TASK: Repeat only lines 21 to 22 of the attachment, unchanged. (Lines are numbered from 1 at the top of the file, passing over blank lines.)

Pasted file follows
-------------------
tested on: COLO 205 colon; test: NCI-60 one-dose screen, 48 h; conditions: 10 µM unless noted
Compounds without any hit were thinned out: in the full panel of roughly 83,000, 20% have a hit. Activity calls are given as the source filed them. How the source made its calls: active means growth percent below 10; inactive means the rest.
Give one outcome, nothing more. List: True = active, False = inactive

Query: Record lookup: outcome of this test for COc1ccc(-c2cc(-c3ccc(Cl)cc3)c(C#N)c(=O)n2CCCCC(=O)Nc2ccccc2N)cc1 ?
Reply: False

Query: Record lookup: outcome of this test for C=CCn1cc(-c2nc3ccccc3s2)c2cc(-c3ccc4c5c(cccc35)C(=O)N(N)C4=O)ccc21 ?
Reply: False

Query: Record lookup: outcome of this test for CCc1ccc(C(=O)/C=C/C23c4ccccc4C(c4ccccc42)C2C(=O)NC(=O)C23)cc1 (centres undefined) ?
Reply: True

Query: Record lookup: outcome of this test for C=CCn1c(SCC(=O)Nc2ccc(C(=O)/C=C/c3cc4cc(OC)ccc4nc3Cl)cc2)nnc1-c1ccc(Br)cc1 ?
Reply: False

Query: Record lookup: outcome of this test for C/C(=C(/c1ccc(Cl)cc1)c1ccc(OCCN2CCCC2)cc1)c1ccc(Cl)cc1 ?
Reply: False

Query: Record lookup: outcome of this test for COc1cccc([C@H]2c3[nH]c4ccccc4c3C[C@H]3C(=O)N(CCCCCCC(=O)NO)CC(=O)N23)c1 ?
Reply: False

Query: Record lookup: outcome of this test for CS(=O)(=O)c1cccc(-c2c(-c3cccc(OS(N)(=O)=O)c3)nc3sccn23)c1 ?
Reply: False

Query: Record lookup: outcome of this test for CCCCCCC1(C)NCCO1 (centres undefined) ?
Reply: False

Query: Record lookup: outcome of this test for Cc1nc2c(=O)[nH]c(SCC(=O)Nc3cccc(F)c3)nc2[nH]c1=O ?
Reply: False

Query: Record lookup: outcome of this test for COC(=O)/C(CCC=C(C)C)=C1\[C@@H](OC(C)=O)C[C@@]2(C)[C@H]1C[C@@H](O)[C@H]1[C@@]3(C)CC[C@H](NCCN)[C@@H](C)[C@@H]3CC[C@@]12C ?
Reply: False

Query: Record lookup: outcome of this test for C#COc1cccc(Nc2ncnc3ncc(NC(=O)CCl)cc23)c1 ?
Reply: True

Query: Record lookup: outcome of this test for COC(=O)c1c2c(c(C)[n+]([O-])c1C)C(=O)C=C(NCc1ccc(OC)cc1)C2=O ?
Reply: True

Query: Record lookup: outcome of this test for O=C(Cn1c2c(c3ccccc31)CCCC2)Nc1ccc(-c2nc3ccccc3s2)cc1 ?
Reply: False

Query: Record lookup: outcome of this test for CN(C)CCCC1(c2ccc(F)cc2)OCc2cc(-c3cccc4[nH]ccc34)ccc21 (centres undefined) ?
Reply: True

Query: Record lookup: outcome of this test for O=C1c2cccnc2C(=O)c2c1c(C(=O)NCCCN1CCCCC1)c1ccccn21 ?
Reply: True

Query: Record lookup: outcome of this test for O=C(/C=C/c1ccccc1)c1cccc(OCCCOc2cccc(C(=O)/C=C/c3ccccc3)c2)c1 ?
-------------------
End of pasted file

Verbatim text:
Reply: False

Query: Record lookup: outcome of this test for COC(=O)/C(CCC=C(C)C)=C1\[C@@H](OC(C)=O)C[C@@]2(C)[C@H]1C[C@@H](O)[C@H]1[C@@]3(C)CC[C@H](NCCN)[C@@H](C)[C@@H]3CC[C@@]12C ?